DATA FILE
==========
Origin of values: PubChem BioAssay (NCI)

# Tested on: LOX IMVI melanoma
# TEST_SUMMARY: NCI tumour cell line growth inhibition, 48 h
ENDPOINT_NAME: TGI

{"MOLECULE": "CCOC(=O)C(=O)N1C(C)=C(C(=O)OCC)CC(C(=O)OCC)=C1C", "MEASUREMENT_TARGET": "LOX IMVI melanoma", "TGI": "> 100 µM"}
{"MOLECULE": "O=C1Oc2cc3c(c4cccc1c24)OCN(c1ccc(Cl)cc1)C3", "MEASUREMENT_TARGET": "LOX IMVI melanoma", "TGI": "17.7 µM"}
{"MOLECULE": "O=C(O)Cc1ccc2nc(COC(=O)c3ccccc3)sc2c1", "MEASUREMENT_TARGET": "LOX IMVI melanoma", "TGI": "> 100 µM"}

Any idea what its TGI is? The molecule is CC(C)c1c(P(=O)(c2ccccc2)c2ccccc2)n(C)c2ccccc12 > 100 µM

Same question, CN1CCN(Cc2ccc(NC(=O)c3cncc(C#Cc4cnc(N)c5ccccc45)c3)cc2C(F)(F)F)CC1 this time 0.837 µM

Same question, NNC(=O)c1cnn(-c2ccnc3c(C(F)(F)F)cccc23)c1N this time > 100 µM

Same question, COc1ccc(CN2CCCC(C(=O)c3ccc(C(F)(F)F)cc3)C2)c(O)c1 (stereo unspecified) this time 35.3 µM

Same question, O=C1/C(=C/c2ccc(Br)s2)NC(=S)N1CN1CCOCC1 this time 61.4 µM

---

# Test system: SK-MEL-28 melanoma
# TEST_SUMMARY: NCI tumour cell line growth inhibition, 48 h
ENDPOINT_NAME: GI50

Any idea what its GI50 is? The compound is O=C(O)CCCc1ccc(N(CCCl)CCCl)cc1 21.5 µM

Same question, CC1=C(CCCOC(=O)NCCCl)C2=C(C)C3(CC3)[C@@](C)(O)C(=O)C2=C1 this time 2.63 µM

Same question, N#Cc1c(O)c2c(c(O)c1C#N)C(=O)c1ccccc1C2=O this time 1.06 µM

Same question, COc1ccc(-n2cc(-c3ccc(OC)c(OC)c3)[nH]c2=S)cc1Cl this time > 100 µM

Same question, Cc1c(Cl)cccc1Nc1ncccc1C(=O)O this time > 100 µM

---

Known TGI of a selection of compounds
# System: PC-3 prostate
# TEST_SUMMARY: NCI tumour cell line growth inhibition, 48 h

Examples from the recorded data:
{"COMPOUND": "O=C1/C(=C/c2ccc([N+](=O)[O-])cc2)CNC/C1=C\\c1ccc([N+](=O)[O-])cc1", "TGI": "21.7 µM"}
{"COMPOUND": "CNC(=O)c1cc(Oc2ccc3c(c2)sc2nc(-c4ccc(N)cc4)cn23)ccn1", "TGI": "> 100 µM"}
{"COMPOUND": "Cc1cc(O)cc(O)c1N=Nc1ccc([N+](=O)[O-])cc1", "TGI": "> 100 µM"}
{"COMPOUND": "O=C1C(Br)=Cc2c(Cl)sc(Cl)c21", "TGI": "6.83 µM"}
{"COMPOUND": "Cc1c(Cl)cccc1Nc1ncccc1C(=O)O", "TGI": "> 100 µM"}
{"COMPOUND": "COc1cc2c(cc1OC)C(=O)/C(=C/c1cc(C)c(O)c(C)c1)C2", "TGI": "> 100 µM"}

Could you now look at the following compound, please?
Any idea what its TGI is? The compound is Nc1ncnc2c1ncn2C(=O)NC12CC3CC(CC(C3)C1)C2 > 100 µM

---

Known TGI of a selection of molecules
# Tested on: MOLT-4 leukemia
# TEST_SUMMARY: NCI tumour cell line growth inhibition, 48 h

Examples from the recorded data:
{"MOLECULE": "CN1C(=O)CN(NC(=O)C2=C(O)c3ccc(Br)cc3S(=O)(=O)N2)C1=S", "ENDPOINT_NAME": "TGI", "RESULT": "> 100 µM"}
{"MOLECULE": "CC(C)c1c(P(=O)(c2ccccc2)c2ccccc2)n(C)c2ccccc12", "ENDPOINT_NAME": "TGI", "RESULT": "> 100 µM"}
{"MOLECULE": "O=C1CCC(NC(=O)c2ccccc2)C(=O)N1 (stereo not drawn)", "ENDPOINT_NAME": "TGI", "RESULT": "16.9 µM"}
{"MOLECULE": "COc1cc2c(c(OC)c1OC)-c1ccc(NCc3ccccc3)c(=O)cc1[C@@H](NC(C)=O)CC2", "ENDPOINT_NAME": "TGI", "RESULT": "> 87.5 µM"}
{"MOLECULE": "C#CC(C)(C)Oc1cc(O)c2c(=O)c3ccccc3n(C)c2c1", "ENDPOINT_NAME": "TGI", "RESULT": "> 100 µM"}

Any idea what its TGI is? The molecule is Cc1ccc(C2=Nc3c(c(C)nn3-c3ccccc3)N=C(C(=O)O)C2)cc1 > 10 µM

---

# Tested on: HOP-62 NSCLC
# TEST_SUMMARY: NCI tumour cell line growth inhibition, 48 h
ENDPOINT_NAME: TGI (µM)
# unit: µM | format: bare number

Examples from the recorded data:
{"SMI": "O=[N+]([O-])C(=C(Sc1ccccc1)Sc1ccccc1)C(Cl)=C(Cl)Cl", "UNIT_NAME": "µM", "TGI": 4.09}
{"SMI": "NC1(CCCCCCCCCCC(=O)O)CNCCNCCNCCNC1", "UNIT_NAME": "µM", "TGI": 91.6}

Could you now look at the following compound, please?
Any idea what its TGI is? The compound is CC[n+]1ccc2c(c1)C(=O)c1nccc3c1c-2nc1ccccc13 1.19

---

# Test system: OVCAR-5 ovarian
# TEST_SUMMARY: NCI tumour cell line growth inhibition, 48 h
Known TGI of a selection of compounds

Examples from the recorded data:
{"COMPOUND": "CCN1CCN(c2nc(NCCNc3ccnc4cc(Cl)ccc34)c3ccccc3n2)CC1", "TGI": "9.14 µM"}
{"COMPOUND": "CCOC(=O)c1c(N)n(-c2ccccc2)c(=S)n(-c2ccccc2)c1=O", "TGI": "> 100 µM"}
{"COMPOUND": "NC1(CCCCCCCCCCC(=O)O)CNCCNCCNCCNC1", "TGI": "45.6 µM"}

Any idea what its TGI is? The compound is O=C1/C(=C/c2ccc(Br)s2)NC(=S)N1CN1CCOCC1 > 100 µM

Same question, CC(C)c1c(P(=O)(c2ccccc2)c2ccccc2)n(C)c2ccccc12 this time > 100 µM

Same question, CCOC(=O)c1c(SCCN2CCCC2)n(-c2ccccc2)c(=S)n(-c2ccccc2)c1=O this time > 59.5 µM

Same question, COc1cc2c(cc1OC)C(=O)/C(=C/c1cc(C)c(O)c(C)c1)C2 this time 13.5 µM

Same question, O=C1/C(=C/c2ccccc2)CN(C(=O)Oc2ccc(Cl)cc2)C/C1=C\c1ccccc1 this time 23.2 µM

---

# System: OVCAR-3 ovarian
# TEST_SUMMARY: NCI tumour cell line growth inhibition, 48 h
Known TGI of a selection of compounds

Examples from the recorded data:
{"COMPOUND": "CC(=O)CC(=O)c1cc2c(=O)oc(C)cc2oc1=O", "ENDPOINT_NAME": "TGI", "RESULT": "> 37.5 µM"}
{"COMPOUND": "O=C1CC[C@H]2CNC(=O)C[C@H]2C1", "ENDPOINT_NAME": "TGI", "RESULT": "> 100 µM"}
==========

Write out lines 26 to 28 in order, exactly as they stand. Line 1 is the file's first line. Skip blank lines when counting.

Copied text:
Examples from the recorded data:
{"COMPOUND": "O=C1/C(=C/c2ccc([N+](=O)[O-])cc2)CNC/C1=C\\c1ccc([N+](=O)[O-])cc1", "TGI": "21.7 µM"}
{"COMPOUND": "CNC(=O)c1cc(Oc2ccc3c(c2)sc2nc(-c4ccc(N)cc4)cn23)ccn1", "TGI": "> 100 µM"}